• Constitutional Setup

Constitutional Setup

Under the Constitution of India, Uttar Pradesh has a Governor and a bicameral Legislature. The Lower House is called Vidhan Sabha having 404 members, out of which 403 are elected and 1 nominated and the Upper House, Vidhan Parishad having 100 members. The State also has a High Court at Prayagraj with its bench at Lucknow. The executive power of the State is vested in the Governor as it is exercised by him either directly or through officer’s subordinate to him according to the constitutional provisions.

Council of Ministers

All the executive business of the State are carried on in the name of the Governor. The Chief Minister has to inform the Governor about all the decisions taken by the Council of Ministers in regard to administration as also require the Council of Ministers to reconsider any matter on which a unilateral decision has been taken by a minister. The Governor has been made a component part of the Legislature under Article 168 of the Constitution and has been assigned certain functions.

Powers of the Governor

Before taking over charge of office, the Governor is administered an oath by the Chief Justice of the High Court affirming to protect and defend the Constitution and to devote himself to the service and well-being of the people. Under the executive power of the State, the Governor is empowered to grant pardon, reprieve or remission, or to suspend or commute the punishment of any person convicted of any crime against Law.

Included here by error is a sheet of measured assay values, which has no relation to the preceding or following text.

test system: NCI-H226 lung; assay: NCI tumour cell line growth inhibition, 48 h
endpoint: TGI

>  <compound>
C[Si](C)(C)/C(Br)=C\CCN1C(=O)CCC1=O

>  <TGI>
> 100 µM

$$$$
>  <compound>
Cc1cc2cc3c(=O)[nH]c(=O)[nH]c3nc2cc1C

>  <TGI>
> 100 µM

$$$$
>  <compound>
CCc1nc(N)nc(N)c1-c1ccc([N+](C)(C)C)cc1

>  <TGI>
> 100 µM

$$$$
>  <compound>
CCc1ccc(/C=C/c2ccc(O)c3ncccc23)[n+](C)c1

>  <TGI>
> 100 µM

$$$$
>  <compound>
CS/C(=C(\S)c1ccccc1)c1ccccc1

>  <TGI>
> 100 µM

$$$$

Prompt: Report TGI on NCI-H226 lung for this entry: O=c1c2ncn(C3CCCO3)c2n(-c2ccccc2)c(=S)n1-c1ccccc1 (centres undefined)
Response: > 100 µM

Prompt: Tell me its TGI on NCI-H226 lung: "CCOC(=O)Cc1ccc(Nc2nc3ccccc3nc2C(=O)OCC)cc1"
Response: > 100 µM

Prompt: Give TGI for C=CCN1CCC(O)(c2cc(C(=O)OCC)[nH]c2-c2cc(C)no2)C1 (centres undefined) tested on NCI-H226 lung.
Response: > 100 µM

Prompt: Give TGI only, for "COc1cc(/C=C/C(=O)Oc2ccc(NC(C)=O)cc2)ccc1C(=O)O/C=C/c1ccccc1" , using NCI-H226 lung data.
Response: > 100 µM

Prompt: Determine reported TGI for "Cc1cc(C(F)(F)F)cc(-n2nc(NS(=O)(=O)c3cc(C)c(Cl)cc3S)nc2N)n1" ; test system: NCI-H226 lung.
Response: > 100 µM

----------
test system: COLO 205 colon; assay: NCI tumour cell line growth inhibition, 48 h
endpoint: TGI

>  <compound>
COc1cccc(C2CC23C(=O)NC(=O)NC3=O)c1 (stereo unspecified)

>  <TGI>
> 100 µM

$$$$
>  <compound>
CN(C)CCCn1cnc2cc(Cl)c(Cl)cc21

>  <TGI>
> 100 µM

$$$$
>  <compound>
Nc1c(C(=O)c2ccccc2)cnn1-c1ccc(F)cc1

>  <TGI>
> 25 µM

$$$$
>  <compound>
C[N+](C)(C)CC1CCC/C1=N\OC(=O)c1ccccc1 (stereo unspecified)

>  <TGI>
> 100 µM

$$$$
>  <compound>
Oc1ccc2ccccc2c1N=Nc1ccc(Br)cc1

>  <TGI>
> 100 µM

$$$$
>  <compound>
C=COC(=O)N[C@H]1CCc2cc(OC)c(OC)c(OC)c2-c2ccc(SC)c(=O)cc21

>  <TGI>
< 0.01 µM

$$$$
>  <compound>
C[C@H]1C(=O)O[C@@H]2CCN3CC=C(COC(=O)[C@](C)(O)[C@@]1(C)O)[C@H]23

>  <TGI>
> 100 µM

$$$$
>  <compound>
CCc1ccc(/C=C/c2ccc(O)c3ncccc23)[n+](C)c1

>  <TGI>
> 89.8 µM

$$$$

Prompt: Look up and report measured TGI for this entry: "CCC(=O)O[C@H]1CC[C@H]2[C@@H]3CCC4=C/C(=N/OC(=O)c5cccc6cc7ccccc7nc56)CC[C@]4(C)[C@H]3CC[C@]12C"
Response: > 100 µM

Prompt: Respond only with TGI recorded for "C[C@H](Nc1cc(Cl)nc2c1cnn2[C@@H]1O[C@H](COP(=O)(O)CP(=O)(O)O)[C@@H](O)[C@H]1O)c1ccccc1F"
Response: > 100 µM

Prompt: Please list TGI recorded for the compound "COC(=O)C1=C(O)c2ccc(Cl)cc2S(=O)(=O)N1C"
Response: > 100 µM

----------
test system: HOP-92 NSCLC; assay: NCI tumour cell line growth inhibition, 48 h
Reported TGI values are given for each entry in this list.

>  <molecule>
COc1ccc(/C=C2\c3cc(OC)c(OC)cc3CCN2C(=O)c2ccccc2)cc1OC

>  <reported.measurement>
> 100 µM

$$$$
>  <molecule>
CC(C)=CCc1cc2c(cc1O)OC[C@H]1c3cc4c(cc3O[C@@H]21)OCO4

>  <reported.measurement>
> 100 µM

Vidhan Sabha

The Uttar Pradesh Vidhan Sabha has a total of 403 members. Till 1967, it had a strength of 431 members including one nominated Anglo-Indian member. The Term of the Vidhan Sabha is five years unless dissolved earlier. The current Legislative Assembly is the 17th Legislative Assembly of Uttar Pradesh.

Vidhan Parishad

The State has a bi-cameral Legislature since 1937. The Upper House or the Vidhan Parishad is a permanent House. Members are elected or nominated for six years and one-sixth of them retire every second year. It has 108 members, 12 of whom are nominated by the Governor. Thirty-nine members are elected each by the Vidhan Sabha and Local bodies and nine each by the teachers and graduates. After the reorganization of Uttar Pradesh state in November 2000 and the creation of Uttarakhand state, this strength has now reduced to 100.

The Secretariat

Most departments of the Secretariat have heads of departments and heads of offices under their administrative control, who function as the executive authorities of the Government. All the government orders are issued in the name of the Governor but are signed by the Secretary or officers under him down to the rank of Under Secretary. The work of Government is conducted in Hindi, in Devanagari script. The Additional Chief Secretaries, Principal Secretaries, Secretaries, Special Secretaries, Joint Secretaries, Deputy Secretaries and Under-Secretaries are appointed either from the Central or State Administrative Services. Some Deputy Secretaries and Under Secretaries are also appointed from the permanent Secretariat Services. The work of the Secretariat can be divided broadly into the following categories: - (i) Personnel Administration (ii) Financial Administration (iii) Judicial and Legislative Affairs (iv) Law and Order (v) Levy and Collection of Taxes (vi) Economic Development and Conservation of Sources of State's Wealth (vii) Social Services (viii) Public Utility Services (ix) General Administration.